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Final arguments heard in 2009 tragedy

NUKU΄ALOFA, Tonga (Matangi Tonga, March 21, 2011) - The Shipping Corporation of Polynesia Ltd (SCP) in its defense argued at the Nuku'alofa Supreme Court on March 21, that the company acted lawfully when sending the Motor Vessel (MV) Princess Ashika to sea, because they were issued valid Provisional Certificates of Survey and Registration.

The certificates allowing it to sail in Tonga were issued by the appropriate authority, the Department of Marine and Ports.

[PIR editor’s note: 74 people died when Ashika sank on August 5, 2009.]

Vuna Fa'otusia, counsel for the first defendant SCP, was the first of the six counsel to make his final argument this morning. He submitted that the company was not negligent since it authorized work done on the vessel to make sure the deficiencies were repaired according to the Provisional Certificate of Survey that allowed the vessel to sail.

SCP is charged with six counts, one is manslaughter by negligence in relation to death of a passenger Vaefetu'u Mahe and five counts of sending an unseaworthy ship to sea.

Vuna put to the jurors that the evidence in court showed the Ashika was issued with two main documents, a Provisional Certificate of Registration and a Provisional Certificate of Survey allowing the vessel to sail on Tongan waters.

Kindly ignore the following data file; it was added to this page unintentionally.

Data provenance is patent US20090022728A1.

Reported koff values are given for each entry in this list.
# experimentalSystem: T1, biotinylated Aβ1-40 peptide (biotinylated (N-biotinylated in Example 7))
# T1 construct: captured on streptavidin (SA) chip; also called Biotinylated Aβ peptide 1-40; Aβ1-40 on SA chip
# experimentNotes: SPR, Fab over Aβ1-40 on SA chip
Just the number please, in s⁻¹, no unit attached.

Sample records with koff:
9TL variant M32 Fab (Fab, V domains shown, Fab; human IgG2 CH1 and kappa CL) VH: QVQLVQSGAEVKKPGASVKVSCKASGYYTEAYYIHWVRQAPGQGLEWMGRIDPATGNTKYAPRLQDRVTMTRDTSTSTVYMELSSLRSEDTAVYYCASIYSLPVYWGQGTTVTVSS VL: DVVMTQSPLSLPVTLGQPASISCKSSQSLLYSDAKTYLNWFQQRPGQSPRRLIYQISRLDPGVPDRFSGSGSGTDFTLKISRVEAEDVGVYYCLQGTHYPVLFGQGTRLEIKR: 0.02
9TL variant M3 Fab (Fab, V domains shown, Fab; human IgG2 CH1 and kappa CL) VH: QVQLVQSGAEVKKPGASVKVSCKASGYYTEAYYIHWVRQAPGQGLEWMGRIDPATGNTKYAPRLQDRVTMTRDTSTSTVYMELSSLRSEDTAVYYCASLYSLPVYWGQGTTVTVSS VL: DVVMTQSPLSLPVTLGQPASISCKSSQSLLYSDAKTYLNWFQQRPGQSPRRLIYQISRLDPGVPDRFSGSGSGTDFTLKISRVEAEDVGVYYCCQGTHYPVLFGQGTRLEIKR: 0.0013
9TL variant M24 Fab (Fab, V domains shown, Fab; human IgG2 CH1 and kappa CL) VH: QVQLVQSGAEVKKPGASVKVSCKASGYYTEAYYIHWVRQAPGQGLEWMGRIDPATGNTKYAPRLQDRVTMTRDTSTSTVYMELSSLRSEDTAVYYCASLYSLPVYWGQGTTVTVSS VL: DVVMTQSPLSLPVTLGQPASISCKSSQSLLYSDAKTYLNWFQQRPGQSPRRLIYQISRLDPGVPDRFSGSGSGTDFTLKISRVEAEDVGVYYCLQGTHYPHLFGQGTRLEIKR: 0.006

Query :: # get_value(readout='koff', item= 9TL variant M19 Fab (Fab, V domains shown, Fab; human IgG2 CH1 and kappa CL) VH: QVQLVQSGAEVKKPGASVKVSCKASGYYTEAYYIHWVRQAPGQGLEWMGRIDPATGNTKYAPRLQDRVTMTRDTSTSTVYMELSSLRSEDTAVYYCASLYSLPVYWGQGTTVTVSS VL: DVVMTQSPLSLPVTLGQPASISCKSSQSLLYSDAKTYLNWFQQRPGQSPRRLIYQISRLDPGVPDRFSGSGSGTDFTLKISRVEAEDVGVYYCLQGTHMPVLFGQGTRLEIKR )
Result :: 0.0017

Both were obtained in the appropriate manner and there was no evidence from the crown that it was not. "What is important in this issue is the fact that the Ashika sailed on all of its five voyages and it had the permission from the appropriate authority in Tonga to do so," said the counsel.

"SCP operated the Ashika and did so lawfully in all of its five voyages. What happened was the decision of the individual crewmembers on this fateful night on August 5, 2009 was not a decision of the company. Therefore it is not right for you the jury to hold SCP liable," he submitted.

He argued the company made no unlawful decision as to what happened because there were decisions made by individuals on that night and it was a mistake in judgment, unfortunately, the decision made resulted in the tragic sinking of the Ashika.

There charges include of manslaughter by negligence in which the company is alleged to have been grossly negligent in sending an unseaworthy to ship causing the death of Vaefetu'u.

A second charge is sending an unseaworthy ship to sea in which the Crown alleged that the company send the sea under the knowledge that it was unseaworthy, starting from its first voyage on July 3 to the last voyage on August 5, 2009.

"What is important in this issue is the fact that the Certificate of survey was issued by the appropriate authority the Marine and Ports, confirming the Ashika was seaworthy to sail," said Vuna.

He said there were quite a lot deficiencies in the vessel and a lot to be done but the Certificate of Survey clearly said as far as could be ascertained that if the deficiencies were fixed within the three months duration it was therefore considered seaworthy.

He then pointed out to Marine Engineer 'Onesi Tu'ifua's evidence who told the court a provisional certificate may be issued but the ship owner must fix the main deficiencies before a permanent certificate is issued.

"'Onesi also said if he was to strictly comply with the law no vessel in Tonga would operate and another marine expert Mosese Fakatou agreed with this," said Vuna.